A bit about my history as a powerless child, and how I grew into my authentic power.
This week a colleague of mine challenged me to reveal more of myself publicly, and to share why I created Powerful U and the other Gay Men of Wisdom programs. I’ll admit this feels foreign to me: I create because I’m inspired to do so. I listen to the muse and follow it. I do this work because I feel I absolutely must do so. Talking about myself seems irrelevant to this work, and revealing myself feels very uncomfortable.
Still, I considered his challenge a stretch. So I’ve taken him up on it. Here I’ll attempt to answer the question: why, personally, have I created Powerful U—and Gay Men of Wisdom itself?
When I published Gay Men and The New Way Forward, William Smith, who runs the website Gay Life After 40, sent me a questionnaire for a personal profile that would appear on the site. One question really struck me: “If I could meet my younger self, I would tell him…”
My answer: “Everything you’re experiencing now is preparing you for what’s to come later. You first have to experience powerlessness to come into authentic power. You are much more powerful than you give yourself credit for. You have to learn that.”
It astonished me to read what I wrote.
When I have heard stories about children who have been bullied, I have often felt envious of those who could retreat to a safe place, like home, to escape it. I had no such space. My mother died when I was age two, and my father remarried less than a year later. With this new marriage came a new mother and four step-brothers, most of whom were violent, unhappy, and abusive. Their favored phrase, when speaking about my brother, sister, and I was that, “We came from the streets. You are liberal and soft.” I lived with physical and emotional cruelty at their hands, and rage from an overwhelmed and unhappy new mother.
At school, the scenario repeated itself, only to a lesser degree. In some ways, the bullying in school seemed a relief: I could go for longer stretches of time without being physically assaulted or belittled. Places like band and chorus gave me relative reprieve. And yet, between school and home, I lived in constant fear of other boys, and of the unpredictable rages of my new mother.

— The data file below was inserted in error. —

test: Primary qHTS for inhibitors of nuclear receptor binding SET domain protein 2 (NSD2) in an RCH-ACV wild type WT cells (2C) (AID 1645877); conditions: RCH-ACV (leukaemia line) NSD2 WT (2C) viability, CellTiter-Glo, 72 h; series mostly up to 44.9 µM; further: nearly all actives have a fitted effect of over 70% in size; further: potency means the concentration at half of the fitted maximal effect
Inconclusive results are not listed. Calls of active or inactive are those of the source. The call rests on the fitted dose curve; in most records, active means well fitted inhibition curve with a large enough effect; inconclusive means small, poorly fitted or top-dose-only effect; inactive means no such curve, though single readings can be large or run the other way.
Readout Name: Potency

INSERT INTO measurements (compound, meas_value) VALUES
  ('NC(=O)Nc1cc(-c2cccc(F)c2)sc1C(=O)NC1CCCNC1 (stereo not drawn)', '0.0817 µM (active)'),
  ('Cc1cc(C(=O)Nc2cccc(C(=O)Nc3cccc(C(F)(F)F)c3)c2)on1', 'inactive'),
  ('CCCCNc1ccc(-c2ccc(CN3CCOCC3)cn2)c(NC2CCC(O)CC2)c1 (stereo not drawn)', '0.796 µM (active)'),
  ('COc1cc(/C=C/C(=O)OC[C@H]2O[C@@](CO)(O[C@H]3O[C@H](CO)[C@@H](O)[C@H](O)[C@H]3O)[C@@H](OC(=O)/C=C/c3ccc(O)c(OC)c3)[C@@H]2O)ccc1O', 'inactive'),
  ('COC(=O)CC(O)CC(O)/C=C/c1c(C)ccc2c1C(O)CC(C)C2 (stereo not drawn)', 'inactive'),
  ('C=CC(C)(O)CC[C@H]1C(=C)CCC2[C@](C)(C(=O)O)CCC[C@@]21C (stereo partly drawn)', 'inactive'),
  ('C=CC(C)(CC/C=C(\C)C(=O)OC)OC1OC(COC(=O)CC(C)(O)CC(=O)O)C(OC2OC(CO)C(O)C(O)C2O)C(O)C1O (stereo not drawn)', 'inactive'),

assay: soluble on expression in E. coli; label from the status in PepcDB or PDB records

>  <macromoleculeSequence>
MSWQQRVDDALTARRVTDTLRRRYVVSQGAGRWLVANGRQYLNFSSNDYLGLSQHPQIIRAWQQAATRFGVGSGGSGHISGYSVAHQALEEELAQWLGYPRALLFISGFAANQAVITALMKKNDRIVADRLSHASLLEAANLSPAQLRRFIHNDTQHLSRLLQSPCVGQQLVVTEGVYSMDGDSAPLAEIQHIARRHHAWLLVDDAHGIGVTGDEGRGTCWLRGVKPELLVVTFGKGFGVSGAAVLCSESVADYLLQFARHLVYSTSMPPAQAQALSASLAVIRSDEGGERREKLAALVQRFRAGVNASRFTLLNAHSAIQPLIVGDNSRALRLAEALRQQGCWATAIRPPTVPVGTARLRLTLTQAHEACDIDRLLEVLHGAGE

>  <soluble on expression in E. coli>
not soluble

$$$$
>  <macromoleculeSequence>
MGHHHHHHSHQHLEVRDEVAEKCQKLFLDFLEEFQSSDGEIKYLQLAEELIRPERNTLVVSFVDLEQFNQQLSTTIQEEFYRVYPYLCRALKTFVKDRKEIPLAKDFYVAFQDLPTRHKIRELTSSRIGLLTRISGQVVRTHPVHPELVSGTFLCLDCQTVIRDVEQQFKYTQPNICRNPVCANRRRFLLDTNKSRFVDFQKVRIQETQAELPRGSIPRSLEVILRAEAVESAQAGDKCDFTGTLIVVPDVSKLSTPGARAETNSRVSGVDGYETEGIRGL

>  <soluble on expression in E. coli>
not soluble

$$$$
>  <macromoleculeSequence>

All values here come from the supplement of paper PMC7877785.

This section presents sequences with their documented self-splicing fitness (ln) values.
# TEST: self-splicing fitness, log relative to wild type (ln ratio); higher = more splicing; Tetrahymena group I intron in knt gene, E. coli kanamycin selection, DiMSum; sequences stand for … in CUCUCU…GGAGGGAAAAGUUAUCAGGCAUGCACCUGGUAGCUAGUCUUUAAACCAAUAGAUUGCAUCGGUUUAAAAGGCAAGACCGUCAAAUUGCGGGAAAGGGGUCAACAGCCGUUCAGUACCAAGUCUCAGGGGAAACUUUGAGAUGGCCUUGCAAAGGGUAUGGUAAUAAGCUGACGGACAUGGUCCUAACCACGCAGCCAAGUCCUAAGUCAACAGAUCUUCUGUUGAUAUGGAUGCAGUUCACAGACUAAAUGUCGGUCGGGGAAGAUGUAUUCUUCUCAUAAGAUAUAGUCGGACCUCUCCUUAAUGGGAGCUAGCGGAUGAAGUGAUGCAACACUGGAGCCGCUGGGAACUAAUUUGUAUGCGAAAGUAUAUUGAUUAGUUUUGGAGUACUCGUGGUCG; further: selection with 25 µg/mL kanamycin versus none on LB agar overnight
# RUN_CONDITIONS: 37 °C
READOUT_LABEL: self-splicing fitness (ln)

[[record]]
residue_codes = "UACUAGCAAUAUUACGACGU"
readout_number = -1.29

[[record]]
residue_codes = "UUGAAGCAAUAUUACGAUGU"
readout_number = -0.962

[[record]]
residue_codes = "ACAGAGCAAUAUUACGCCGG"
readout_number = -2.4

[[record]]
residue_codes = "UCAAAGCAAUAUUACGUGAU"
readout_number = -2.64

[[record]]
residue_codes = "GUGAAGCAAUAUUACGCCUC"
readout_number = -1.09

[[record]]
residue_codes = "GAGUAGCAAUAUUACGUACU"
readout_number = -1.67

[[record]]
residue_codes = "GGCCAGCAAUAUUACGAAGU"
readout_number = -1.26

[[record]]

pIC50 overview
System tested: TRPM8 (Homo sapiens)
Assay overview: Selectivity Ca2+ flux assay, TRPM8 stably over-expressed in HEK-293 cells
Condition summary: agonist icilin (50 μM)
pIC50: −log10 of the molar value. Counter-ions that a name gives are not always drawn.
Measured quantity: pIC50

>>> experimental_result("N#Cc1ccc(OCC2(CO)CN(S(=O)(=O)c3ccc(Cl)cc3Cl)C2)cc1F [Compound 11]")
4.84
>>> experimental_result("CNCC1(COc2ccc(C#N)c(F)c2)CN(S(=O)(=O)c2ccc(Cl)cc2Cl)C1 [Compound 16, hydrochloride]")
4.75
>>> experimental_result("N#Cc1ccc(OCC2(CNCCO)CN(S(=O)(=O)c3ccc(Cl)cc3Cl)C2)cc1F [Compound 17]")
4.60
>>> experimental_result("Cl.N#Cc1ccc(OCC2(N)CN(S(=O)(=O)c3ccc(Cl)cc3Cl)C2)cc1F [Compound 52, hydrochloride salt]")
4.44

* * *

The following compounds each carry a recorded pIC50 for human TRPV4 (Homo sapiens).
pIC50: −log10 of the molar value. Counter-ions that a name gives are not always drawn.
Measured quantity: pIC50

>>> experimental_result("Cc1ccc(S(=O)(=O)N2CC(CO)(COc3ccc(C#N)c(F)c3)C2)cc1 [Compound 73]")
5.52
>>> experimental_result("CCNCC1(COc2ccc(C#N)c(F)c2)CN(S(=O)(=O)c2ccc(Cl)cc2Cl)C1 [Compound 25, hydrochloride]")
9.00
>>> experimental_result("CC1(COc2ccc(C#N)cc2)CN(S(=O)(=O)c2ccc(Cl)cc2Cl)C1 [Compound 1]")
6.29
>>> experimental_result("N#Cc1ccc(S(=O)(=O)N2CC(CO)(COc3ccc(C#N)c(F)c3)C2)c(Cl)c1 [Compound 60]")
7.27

To survive, I made myself as invisible and amenable as possible—anything to evade or defuse the torment. When I realized I was gay, I became devoutly religious, determined to change my sexual orientation. The energy I expended surviving childhood left little for me. I am certain I wore an energetic “Kick Me” sign. I had little sense of myself. I took up as little space as possible, and did what I could to escape notice. I hibernated. When I came out at age 19, it was about much more than just acknowledging my sexual orientation. It was about claiming the right to take up space as a human being.
Since then I’ve done a lot of very conscious work, including many years of therapy. I’ve lived through and overcome depression and panic attacks. I took a 17-year hiatus from my parents and step-family so I could learn who I was. I’ve made bold choices and lived according to my values. In my 40s, I chose to forgive my parents—to recognize that while the execution of their plan deeply wounded us, they had good intentions and made considerable sacrifices for us. My history no longer runs me, yet it indelibly shaped me.
At times in learning about myself as an adult, I have underestimated my own power. I’ve used it forcefully, yet still felt like I had no voice. I learned how destructive that could be. I liken the experience to a superhero who has to hone his laser beam without setting the town on fire. Sometimes it still surprises me to see others mirror my power back to me, and to learn of people’s expectations of me as an author and leader of this project.
So why did I create Gay Men of Wisdom, and Powerful U in particular? It must be the path of the wounded healer. I understand being disempowered, and I understand the process of developing and claiming personal power. And by this, I mean power arising from one’s deepest self, from the core of one’s being. Of standing tall in one’s self-knowledge, and in finding and expressing one’s voice.
To be truthful, this is still an ongoing inquiry for me. I personally struggle with the paradox of being a powerful gay man in world run by men who are not so different from the ones I was raised with. In some ways, the teacher teaches what he needs to learn. And if he’s any good at his job, he facilitates learning and learns from his students. I fully expect to learn and grow from, and be inspired by the men who take Powerful U and all of the Gay Men of Wisdom programs.
I didn’t set out to create Gay Men of Wisdom or any of its programs with the intention of being a wounded healer. I followed my muse and expressed it. And I have done so with conviction, passion, determination, and persistence. It seems clear to me that a project that invites gay men to claim their authentic power is right on my path.
This article was originally published at Words to the Wise, my blog. Reprinted with permission from the author.